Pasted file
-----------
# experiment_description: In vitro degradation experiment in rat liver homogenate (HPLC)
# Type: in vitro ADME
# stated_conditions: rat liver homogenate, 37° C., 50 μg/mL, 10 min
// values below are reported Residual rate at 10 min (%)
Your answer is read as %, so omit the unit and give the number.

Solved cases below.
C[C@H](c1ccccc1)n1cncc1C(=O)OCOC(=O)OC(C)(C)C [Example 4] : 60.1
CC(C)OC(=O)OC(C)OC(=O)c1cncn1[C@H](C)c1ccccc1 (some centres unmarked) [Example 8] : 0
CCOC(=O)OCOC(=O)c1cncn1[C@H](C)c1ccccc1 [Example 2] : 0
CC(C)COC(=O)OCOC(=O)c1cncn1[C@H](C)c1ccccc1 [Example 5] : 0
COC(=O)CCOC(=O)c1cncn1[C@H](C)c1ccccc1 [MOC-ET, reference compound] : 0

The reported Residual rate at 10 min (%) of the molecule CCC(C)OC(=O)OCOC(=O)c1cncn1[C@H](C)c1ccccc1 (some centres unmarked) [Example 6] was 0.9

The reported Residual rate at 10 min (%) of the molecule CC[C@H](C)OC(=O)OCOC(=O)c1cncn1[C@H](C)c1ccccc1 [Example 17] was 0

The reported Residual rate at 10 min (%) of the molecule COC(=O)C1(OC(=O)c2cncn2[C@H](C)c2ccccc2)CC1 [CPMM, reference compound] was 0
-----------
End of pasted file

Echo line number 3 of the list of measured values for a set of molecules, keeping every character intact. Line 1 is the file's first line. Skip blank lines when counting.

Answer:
# stated_conditions: rat liver homogenate, 37° C., 50 μg/mL, 10 min